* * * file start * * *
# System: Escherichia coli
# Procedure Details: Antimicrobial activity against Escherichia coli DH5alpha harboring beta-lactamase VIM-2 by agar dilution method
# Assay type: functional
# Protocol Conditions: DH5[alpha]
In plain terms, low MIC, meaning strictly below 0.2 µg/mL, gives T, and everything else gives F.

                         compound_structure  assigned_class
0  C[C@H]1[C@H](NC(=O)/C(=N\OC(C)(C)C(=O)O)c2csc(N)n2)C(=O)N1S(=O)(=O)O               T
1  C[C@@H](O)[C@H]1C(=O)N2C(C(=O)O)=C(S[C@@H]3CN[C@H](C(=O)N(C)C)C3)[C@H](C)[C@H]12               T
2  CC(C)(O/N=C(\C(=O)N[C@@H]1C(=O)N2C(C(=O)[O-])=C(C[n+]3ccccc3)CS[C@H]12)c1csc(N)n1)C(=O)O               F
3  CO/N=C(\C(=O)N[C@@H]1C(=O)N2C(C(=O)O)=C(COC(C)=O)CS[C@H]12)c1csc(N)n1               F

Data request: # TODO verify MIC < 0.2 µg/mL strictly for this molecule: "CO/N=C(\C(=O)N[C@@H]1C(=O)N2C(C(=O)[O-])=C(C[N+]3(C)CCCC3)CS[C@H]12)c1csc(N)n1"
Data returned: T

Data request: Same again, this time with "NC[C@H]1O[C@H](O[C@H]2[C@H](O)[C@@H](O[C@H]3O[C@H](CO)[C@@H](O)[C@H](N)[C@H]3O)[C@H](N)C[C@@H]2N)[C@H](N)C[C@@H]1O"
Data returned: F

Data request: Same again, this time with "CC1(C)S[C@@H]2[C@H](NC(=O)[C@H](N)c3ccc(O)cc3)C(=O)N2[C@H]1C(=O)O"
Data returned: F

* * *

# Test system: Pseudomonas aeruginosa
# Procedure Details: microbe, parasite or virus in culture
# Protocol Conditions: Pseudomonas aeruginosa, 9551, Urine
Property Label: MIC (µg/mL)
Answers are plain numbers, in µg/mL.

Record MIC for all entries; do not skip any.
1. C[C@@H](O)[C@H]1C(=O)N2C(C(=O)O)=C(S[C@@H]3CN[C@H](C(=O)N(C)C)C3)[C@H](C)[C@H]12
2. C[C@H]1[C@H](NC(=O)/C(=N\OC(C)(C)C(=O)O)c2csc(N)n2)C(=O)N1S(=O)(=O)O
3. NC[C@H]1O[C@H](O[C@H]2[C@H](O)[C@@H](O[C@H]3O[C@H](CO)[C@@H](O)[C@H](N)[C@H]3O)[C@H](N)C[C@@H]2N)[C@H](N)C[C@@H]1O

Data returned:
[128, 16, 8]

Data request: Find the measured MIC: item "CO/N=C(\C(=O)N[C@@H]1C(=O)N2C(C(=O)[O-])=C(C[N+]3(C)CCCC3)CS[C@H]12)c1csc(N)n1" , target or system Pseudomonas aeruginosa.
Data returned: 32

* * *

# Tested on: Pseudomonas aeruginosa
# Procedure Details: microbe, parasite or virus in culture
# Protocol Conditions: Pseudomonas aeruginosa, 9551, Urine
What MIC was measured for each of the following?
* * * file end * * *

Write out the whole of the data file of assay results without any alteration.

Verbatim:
# System: Escherichia coli
# Procedure Details: Antimicrobial activity against Escherichia coli DH5alpha harboring beta-lactamase VIM-2 by agar dilution method
# Assay type: functional
# Protocol Conditions: DH5[alpha]
In plain terms, low MIC, meaning strictly below 0.2 µg/mL, gives T, and everything else gives F.

                         compound_structure  assigned_class
0  C[C@H]1[C@H](NC(=O)/C(=N\OC(C)(C)C(=O)O)c2csc(N)n2)C(=O)N1S(=O)(=O)O               T
1  C[C@@H](O)[C@H]1C(=O)N2C(C(=O)O)=C(S[C@@H]3CN[C@H](C(=O)N(C)C)C3)[C@H](C)[C@H]12               T
2  CC(C)(O/N=C(\C(=O)N[C@@H]1C(=O)N2C(C(=O)[O-])=C(C[n+]3ccccc3)CS[C@H]12)c1csc(N)n1)C(=O)O               F
3  CO/N=C(\C(=O)N[C@@H]1C(=O)N2C(C(=O)O)=C(COC(C)=O)CS[C@H]12)c1csc(N)n1               F

Data request: # TODO verify MIC < 0.2 µg/mL strictly for this molecule: "CO/N=C(\C(=O)N[C@@H]1C(=O)N2C(C(=O)[O-])=C(C[N+]3(C)CCCC3)CS[C@H]12)c1csc(N)n1"
Data returned: T

Data request: Same again, this time with "NC[C@H]1O[C@H](O[C@H]2[C@H](O)[C@@H](O[C@H]3O[C@H](CO)[C@@H](O)[C@H](N)[C@H]3O)[C@H](N)C[C@@H]2N)[C@H](N)C[C@@H]1O"
Data returned: F

Data request: Same again, this time with "CC1(C)S[C@@H]2[C@H](NC(=O)[C@H](N)c3ccc(O)cc3)C(=O)N2[C@H]1C(=O)O"
Data returned: F

* * *

# Test system: Pseudomonas aeruginosa
# Procedure Details: microbe, parasite or virus in culture
# Protocol Conditions: Pseudomonas aeruginosa, 9551, Urine
Property Label: MIC (µg/mL)
Answers are plain numbers, in µg/mL.

Record MIC for all entries; do not skip any.
1. C[C@@H](O)[C@H]1C(=O)N2C(C(=O)O)=C(S[C@@H]3CN[C@H](C(=O)N(C)C)C3)[C@H](C)[C@H]12
2. C[C@H]1[C@H](NC(=O)/C(=N\OC(C)(C)C(=O)O)c2csc(N)n2)C(=O)N1S(=O)(=O)O
3. NC[C@H]1O[C@H](O[C@H]2[C@H](O)[C@@H](O[C@H]3O[C@H](CO)[C@@H](O)[C@H](N)[C@H]3O)[C@H](N)C[C@@H]2N)[C@H](N)C[C@@H]1O

Data returned:
[128, 16, 8]

Data request: Find the measured MIC: item "CO/N=C(\C(=O)N[C@@H]1C(=O)N2C(C(=O)[O-])=C(C[N+]3(C)CCCC3)CS[C@H]12)c1csc(N)n1" , target or system Pseudomonas aeruginosa.
Data returned: 32

* * *

# Tested on: Pseudomonas aeruginosa
# Procedure Details: microbe, parasite or virus in culture
# Protocol Conditions: Pseudomonas aeruginosa, 9551, Urine
What MIC was measured for each of the following?